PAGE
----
So one day in the summer of 1987 we were driving up to Cedar Point and Dad was letting me play my favorite tape of the moment (I think it was Third Stage, although I’d like to be wrong about that) and I wanted to skip to the next track. I didn’t hit the “Stop” button before going to fast-foward. The old man lost his freaking mind at me, to put it mildly. He snapped at me like he’d caught me rubbing the Maxima’s paint with a handful of steel wool. I was so frightened that I didn’t even try to tell him about how the Maxima had a smarter tape deck than, say, the old hand-held recorders that had marked Dad’s first experience with cassettes. (Like this one.) I just cowered in the corner of the passenger seat for the next ninety minutes of our trip. Our day at Cedar Point was significantly changed for the worse because Dad thought I was being careless with his property. I suppose you can say that interface design has consequences beyond the obvious ones. Ask Anton Yelchin, who managed to run himself over with his own monostable-shifter Jeep Grand Cherokee.
Semi-ironically, my father had the same Grand Cherokee and never had any trouble understanding the shifter.
Back to Zeno’s Left Arrow. It’s a relatively trivial operation, but you can easily see that there are multiple ways of handling it. And we haven’t even considered alternate ways of controlling music track selection that don’t include arrows, like the “shuttle dial” on the aforementioned Sony SACD player. Some of them are very good, and some of them will make you swear to never use that particular method or product again.
Most importantly, virtually all of them are descendants of mechanical or electro-mechanical controls. When it comes to designing human interfaces, we are still the captives of our mechanically-defined past. Ask yourself why the buttons for “answer call” and “hang up” on a modern Bluetooth-capable car look like the Bakelite handset from the original Bell Labs desktop phones… or why my Silverado has a massive mechanical column shifter for “PRNDL” that feels like it is pulling steel cables on a distant transmission but in fact is merely sending different resistor values to the CANBUS.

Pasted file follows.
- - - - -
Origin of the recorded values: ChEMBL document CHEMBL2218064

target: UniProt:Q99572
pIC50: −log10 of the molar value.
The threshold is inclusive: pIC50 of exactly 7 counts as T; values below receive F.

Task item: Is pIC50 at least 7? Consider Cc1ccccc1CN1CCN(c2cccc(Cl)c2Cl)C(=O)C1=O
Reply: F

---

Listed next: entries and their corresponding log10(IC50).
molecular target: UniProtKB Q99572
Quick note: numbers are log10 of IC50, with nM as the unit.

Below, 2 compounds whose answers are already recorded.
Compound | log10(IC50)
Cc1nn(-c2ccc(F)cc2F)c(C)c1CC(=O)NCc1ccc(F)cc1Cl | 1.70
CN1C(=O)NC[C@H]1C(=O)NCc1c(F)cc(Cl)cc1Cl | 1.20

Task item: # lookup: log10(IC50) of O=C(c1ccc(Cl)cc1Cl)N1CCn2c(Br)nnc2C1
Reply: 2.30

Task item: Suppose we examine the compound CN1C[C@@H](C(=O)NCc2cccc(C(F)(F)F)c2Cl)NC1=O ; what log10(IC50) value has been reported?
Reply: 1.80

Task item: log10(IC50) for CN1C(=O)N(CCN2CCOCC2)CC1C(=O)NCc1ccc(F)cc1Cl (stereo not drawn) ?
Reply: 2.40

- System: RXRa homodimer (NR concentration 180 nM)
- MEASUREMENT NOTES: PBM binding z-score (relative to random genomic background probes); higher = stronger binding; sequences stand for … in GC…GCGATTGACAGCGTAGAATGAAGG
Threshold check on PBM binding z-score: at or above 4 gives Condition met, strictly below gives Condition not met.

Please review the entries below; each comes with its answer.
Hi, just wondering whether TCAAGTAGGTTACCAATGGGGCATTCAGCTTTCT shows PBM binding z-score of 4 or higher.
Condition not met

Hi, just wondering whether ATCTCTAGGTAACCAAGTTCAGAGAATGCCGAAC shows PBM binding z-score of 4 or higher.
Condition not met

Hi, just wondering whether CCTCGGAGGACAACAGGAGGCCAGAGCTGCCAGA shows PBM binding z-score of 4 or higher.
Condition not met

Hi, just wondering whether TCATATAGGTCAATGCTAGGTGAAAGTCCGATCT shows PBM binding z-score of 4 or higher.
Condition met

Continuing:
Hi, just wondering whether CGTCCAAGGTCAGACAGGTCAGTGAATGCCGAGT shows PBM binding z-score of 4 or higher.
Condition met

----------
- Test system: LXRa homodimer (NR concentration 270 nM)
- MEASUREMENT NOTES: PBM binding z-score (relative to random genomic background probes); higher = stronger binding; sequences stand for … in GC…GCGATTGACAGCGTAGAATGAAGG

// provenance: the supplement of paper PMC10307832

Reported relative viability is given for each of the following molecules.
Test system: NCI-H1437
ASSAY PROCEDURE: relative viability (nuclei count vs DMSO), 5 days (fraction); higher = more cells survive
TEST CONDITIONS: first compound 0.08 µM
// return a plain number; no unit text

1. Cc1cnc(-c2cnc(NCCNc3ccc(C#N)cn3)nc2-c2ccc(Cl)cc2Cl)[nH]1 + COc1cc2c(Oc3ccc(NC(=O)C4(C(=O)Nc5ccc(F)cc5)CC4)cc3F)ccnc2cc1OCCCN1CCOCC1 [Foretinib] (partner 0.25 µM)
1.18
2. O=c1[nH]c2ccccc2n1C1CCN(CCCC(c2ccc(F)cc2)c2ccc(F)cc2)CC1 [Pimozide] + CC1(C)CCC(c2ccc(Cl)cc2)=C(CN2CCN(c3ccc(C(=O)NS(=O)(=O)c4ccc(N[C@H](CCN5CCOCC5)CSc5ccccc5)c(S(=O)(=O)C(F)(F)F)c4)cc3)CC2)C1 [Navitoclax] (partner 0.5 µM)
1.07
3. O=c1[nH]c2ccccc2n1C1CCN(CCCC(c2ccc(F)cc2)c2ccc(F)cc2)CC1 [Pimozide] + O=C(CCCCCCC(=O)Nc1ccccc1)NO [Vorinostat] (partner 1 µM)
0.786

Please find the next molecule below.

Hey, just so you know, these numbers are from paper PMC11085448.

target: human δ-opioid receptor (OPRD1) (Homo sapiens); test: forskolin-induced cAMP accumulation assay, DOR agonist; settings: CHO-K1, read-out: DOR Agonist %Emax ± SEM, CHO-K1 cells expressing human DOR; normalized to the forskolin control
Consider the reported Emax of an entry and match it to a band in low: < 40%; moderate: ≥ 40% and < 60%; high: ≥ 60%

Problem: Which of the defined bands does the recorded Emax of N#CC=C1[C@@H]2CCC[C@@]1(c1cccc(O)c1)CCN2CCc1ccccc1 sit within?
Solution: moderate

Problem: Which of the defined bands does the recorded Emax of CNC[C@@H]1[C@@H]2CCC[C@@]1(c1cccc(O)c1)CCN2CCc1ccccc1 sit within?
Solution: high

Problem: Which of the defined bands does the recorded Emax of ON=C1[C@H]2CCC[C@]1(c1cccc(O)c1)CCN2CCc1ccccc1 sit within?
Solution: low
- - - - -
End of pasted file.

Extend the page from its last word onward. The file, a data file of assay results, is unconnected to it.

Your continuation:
(Edit: per a reader comment and confirmed by Bozi Tatarevic, that column shifter actually DOES pull a cable —- jb )
The future belongs to interface designers. They will be the ones who determine how well a product sells, how effective it is, how much loyalty people have to a particular brand. In a world with no mechanical connection between people and things, we will all come to depend on interface design. It will end up being a matter of life or death for most of us, whether it happens at 80mph behind the wheel or as a $15-per-hour unskilled aide is tapping our daily medication into a nursing-home touchscreen. The future is going to be a very strange place, and very alien to those of us who can’t keep up with the latest trends in user-interface design. The science-fiction hobbyist in me is fascinated by it. It shows just how wrong our imaginations of posterity often are. The future doesn’t look like Star Trek or Star Wars, where an astounding variety of aliens and genetically-modified creatures operate controls that were basically pulled from World War II bombers. Instead, it will be relatively normal-looking human beings, constrained by DNA and environment, waving their hands and grunting and thinking in ways that are utterly foreign to us.
And that’s the optimistic view of our future. The not-so-optimistic one? Well, it’s one in which we never quite figure out interface design and we never really come to terms with the gap between what our machines can do and how their operators can understand them. It’s a world where humans are always confounded by, and profoundly ignorant in the face of, poorly-designed passageways between perception and capability. In other words, to mis-paraphrase one of my favorite quotes: If you want a vision of the future, imagine a person clicking the left arrow on a soundsystem — forever.